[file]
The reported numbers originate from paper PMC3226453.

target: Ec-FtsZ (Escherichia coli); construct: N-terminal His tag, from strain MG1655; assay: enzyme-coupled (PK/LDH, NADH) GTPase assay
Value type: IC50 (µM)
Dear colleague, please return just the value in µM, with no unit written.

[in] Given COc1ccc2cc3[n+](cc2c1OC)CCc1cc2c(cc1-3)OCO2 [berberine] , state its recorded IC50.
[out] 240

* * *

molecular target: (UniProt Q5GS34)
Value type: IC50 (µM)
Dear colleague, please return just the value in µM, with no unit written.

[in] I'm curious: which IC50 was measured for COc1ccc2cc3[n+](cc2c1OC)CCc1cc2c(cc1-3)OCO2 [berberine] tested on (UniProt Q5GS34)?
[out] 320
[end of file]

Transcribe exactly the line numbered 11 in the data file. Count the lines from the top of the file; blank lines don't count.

[in] I'm curious: which IC50 was measured for COc1ccc2cc3[n+](cc2c1OC)CCc1cc2c(cc1-3)OCO2 [berberine] tested on (UniProt Q5GS34)?